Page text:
A three phased approach was adopted:-
Phase 1 Mapping current practice, resource use, and development of an alternative streamlined pathway.
Current clinical pathways in imaging across five different NHS trusts were mapped based on input from operational and clinical experts. Resource use was also estimated for current practice by recording how long different activities took to complete and the associated costs. An existing screening questionnaire was modified to identify those who need on-the-day creatinine testing. The feasibility of an alternative pathway using a risk-informed approach with point-of-care creatinine testing was explored.
Phase 2 Evaluating the comparative performance of three point-of-care creatinine devices
Three hundred adult patients were recruited to have additional blood samples to compare the performance of 3 CE-marked point-of-care devices against a reference laboratory standard. The accuracy of kidney function categorisation was assessed to explore the feasibility of using these devices for clinical decision making in diagnostic imaging.
Phase 3 Comparative cost evaluation.
The pathway mapping and resource use information from phase 1 was used to create a mathematical model. This model produced an assessment of the comparative costs associated with current practice and the alternative pathway. The model also allowed us to estimate how many cancelled appointments were avoided and how much radiographer time was released.
Bethany Shinkins, says:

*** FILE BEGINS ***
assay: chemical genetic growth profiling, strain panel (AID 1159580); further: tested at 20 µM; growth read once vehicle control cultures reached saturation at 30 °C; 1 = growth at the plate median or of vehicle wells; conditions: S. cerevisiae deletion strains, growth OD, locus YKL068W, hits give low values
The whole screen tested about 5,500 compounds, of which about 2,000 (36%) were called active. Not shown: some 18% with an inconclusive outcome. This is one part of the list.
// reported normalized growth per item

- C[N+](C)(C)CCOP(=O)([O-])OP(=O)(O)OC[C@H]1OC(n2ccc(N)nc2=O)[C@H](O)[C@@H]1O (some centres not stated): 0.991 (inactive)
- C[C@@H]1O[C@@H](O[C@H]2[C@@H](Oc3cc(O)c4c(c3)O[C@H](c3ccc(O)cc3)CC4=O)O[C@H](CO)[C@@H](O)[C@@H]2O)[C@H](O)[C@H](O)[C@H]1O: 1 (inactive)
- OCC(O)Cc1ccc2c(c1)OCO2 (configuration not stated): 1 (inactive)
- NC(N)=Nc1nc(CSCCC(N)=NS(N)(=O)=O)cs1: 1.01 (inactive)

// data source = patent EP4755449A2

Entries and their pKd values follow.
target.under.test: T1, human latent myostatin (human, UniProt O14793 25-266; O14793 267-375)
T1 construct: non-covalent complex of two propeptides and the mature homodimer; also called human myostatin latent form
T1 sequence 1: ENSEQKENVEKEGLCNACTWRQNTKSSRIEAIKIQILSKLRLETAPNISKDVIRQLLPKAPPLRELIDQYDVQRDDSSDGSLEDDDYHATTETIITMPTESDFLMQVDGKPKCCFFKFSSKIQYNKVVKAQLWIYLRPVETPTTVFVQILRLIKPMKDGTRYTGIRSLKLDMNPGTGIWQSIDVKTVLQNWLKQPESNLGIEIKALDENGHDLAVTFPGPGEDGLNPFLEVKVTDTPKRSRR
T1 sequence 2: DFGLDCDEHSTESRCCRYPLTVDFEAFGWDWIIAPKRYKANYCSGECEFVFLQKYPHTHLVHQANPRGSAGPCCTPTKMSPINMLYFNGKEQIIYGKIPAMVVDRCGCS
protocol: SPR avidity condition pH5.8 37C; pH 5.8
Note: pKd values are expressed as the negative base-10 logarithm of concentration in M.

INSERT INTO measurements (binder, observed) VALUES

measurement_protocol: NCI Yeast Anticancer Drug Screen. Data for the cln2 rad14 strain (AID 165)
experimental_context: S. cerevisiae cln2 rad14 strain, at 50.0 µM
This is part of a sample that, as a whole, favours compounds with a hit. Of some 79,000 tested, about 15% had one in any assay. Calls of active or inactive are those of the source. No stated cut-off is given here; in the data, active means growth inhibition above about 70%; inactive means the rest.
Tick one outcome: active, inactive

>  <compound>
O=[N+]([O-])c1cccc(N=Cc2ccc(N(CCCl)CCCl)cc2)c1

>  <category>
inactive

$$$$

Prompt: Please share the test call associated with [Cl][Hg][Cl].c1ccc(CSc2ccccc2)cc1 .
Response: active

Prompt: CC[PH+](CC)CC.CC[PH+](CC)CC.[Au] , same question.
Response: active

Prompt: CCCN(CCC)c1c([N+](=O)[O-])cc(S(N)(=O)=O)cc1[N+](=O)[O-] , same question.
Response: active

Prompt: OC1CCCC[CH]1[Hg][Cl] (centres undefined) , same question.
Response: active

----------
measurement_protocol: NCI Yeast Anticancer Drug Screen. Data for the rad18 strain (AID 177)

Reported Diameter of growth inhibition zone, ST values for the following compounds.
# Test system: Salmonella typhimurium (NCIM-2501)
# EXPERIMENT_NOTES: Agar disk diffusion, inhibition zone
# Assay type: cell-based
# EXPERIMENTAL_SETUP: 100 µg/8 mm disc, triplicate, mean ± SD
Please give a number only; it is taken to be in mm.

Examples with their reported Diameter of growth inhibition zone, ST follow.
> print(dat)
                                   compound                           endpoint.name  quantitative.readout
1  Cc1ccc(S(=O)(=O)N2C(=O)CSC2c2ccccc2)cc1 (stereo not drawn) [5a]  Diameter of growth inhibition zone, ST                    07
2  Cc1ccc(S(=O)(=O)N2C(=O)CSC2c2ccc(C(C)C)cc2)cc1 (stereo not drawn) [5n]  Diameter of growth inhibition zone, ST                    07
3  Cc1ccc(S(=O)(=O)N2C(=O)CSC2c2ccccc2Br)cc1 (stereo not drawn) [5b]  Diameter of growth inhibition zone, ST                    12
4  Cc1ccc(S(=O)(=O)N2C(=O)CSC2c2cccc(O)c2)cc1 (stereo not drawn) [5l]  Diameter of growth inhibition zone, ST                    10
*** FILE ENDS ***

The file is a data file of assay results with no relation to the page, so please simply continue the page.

“In addition to the cost implications of the proposed pathway, the economic modelling allowed us to look at other consequences such as the reduction in wasted appointments and clinical time released.”
The results of this programme of work have since been used to inform a NICE MedTech Innovation Briefing and NICE Diagnostics Guidance (DG37). This guidance recommends the use of point-of-care creatinine testing when current practice requires that kidney health is assessed prior to contrast-enhanced CT and the patient does not have a recent measure of kidney health. A risk-informed approach must be used. More recently, the published feasibility work has been cited in an American Association for Clinical Chemistry guidance document.
Bethany Shinkins continues:
“Overall, the study demonstrated that a risk-informed CT pathway including point-of-care creatinine testing is a feasible and cost-effective approach to measuring on-the-day kidney function prior to contrast-enhanced CT scans.”
This case study demonstrates the many ways that high quality methodological input can help to ensure that research impacts upon and improves clinical care within the NHS.
Bethany Shinkins concurs:
“Health economics remains essential to the NIHR Leeds MIC methodology offering to allow synthesis of available evidence, understand the healthcare resource and cost considerations and, ultimately, inform decision-making. This is just as important for tests as it would be for a treatment, given the real potential for patient harm and benefit and considerable cost implications”.